What Makes a Tablet Computerp. 4
Form Factorp. 4
Pen Inputp. 5
Stand-Alone and General-Purposep. 5
What Isn't a Tablet Computerp. 6
The Role of Tablet Computersp. 7
A Brief History of Tablet Computingp. 9
GRiD GRiDPadp. 10
GO PenPointp. 11
Microsoft Windows for Pen Computingp. 12
Apple Newtonp. 13
Palm Computing PalmPilotp. 15
Microsoft Pocket PCp. 16
In a Little Whilep. 17
The Microsoft Tablet PCp. 18
The Birth of Microsoft Tablet PCp. 19
Microsoft Tablet PC Hardware Guidelinesp. 20
Microsoft Tablet PC Softwarep. 20
Could This Be the One?p. 22
2 Designing Tablet PC Applicationsp. 25
User Researchp. 25
Tablet Usabilityp. 26
Application Usabilityp. 27
Pen Usabilityp. 31
Of Mice and Penp. 32
Tablet Displaysp. 32
Digitizer Technologyp. 33
Digitizer Distortionp. 37
Parallaxp. 39
Still Motionp. 41
Handednessp. 44
Thinking in Inkp. 46
Ink Modelingp. 47
Ink Interactionp. 50
Ink Realismp. 57
Part II The Tablet PC Platform SDK
3 Introduction to the Tablet PC Platform SDKp. 65
A Sort of Homecomingp. 65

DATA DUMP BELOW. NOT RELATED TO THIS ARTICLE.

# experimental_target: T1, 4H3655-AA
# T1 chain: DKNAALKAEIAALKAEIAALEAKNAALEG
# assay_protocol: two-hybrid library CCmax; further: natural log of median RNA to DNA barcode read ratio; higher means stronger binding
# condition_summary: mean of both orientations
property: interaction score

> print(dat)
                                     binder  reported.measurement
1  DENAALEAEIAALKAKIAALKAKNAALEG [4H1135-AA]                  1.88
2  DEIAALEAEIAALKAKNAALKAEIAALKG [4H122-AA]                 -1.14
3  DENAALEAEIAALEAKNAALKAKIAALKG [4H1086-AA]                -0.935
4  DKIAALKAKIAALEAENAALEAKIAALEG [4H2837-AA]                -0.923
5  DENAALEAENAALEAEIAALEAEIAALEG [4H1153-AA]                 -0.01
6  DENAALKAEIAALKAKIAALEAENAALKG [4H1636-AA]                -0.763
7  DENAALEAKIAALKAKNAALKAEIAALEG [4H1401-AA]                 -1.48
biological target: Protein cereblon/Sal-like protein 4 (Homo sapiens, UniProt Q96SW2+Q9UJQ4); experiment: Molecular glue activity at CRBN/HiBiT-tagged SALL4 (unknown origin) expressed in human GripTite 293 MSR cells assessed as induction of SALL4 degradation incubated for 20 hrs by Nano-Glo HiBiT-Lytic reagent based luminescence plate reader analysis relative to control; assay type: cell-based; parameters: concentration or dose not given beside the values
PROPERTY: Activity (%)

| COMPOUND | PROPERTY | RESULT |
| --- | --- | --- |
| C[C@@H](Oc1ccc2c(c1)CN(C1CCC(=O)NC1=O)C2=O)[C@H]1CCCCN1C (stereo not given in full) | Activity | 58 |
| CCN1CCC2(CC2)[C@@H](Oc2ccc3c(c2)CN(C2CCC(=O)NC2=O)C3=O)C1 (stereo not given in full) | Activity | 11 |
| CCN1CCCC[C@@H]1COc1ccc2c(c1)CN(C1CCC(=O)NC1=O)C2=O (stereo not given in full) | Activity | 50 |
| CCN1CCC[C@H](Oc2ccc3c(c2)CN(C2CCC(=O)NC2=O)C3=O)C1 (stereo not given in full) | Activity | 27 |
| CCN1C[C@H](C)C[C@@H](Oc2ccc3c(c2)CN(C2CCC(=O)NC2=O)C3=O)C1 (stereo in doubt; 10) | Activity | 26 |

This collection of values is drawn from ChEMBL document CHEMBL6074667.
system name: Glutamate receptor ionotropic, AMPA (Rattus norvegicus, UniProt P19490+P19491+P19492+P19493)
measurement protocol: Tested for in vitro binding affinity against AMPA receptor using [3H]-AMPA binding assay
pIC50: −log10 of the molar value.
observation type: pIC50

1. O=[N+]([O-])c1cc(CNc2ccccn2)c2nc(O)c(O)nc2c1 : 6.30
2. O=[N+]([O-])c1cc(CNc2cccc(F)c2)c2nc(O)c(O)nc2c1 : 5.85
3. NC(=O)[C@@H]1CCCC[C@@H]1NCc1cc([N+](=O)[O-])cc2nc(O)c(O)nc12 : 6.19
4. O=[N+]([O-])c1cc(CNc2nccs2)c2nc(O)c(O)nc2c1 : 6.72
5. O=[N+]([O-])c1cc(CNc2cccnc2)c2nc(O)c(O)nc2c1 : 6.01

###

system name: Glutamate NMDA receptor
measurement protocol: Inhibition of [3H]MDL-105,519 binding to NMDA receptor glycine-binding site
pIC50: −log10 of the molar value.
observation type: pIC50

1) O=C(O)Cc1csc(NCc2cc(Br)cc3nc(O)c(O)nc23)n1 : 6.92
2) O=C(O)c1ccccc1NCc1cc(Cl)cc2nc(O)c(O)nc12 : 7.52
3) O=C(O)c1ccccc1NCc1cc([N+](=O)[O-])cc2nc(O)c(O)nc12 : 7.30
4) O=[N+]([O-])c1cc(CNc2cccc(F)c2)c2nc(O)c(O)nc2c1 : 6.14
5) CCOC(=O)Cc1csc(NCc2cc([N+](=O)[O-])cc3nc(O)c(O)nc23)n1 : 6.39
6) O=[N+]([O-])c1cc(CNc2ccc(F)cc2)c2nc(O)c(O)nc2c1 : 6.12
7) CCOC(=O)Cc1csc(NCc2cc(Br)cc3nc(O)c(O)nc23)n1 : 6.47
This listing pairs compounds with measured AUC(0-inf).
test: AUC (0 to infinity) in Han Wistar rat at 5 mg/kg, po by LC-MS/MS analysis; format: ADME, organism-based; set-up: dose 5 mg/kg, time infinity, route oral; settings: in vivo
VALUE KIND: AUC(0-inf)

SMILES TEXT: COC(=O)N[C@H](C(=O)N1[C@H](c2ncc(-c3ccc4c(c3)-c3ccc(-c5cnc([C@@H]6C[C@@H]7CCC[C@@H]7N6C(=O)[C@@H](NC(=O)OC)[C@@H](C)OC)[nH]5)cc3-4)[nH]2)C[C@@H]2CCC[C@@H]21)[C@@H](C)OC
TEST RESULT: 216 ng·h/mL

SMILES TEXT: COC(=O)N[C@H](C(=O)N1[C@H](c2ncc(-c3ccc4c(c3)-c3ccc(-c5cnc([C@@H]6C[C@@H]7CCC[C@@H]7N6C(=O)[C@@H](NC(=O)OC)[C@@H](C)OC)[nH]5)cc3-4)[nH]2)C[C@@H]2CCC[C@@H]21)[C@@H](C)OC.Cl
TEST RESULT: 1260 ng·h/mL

Finding the Right Operating System for the Jobp. 68
Managed APIsp. 69
Ink Controlsp. 70
COM Automation APIsp. 70
Sample Applicationsp. 71
Installing the Tablet PC Platform SDKp. 72
System Requirementsp. 72
Getting the SDKp. 73
Setting Up Your Environmentp. 73
Anatomy of the Tablet PC Platform SDKp. 78
Overview of the Managed APIp. 79
All That You Can't Leave Behindp. 81
Design Goals of the APIp. 82
Managed API Object Surveyp. 87
Ink Data Management APIp. 90
Ink Recognition APIp. 91
Ink Control Comparison with Managed APIp. 92
Welcome to the Great Adventurep. 94
4 Tablet PC Platform SDK: Tablet Inputp. 95
Sample Applicationsp. 95
Capturing Input from the Penp. 96
Requirement #1 Mouse Emulationp. 96
Requirement #2 Digital Inkp. 97
Requirement #3 Pen-Based Actionsp. 98
Summing Up the Requirementsp. 98
Anatomy of the Tablet PC's Tablet Input Subsystemp. 98
Tablet Hardwarep. 100
Chock-full of HID-y Goodnessp. 101
The Center of the TIS Universe: Wisptis.exep. 102
Winlogon Desktop Supportp. 108
What About Ink?p. 109
Platform SDK Support for Tablet Inputp. 109
Getting Ink from a Tabletp. 109
When Ink Is Not Enoughp. 112
InkCollector Eventsp. 121
InkOverlay Eventsp. 142
Specifying the Tablet Data to Capture--Packet Propertiesp. 142
Extending InkOverlay Behaviorsp. 155
Sample Application: TopOfPenErasep. 155
Sample Application: ModelessSwitchp. 160
Getting Introspectivep. 163
Tablets Collectionp. 163
Tablet Classp. 163
Common Properties on InkCollector and InkOverlayp. 170